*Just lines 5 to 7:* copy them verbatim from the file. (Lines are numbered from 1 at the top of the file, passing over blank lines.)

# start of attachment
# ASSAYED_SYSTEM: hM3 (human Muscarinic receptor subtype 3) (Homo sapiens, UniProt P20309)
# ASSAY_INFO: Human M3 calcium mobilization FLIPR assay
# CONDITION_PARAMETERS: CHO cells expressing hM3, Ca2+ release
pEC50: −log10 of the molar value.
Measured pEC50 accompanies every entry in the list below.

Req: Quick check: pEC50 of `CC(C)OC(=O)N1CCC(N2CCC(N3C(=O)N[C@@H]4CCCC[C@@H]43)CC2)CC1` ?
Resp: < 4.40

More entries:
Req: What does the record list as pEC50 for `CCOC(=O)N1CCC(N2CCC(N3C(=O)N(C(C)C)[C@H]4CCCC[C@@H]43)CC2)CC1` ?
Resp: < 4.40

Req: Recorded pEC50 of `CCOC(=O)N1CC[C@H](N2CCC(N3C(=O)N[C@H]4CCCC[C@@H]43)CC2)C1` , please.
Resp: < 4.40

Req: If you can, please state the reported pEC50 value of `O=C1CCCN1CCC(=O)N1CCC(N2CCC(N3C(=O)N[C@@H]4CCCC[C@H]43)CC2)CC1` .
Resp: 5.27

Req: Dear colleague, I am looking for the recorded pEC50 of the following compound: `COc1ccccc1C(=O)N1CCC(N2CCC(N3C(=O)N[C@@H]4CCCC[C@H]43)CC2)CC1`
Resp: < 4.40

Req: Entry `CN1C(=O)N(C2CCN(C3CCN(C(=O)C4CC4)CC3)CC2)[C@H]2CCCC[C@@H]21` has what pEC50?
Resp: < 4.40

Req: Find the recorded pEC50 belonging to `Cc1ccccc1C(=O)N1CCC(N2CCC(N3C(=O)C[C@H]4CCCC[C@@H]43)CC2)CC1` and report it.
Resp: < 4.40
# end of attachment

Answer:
Measured pEC50 accompanies every entry in the list below.

Req: Quick check: pEC50 of `CC(C)OC(=O)N1CCC(N2CCC(N3C(=O)N[C@@H]4CCCC[C@@H]43)CC2)CC1` ?
Resp: < 4.40